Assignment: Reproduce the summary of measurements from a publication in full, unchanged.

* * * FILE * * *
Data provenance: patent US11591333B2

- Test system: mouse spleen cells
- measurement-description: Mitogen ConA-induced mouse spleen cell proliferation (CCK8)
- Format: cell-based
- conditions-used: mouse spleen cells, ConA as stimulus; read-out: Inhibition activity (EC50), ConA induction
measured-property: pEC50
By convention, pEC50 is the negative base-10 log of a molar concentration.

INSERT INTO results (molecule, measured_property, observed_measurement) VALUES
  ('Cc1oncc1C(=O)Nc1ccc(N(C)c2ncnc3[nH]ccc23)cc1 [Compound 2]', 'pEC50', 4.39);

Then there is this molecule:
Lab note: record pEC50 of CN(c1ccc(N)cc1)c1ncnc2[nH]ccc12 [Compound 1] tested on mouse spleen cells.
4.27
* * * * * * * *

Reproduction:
Data provenance: patent US11591333B2

- Test system: mouse spleen cells
- measurement-description: Mitogen ConA-induced mouse spleen cell proliferation (CCK8)
- Format: cell-based
- conditions-used: mouse spleen cells, ConA as stimulus; read-out: Inhibition activity (EC50), ConA induction
measured-property: pEC50
By convention, pEC50 is the negative base-10 log of a molar concentration.

INSERT INTO results (molecule, measured_property, observed_measurement) VALUES
  ('Cc1oncc1C(=O)Nc1ccc(N(C)c2ncnc3[nH]ccc23)cc1 [Compound 2]', 'pEC50', 4.39);

Then there is this molecule:
Lab note: record pEC50 of CN(c1ccc(N)cc1)c1ncnc2[nH]ccc12 [Compound 1] tested on mouse spleen cells.
4.27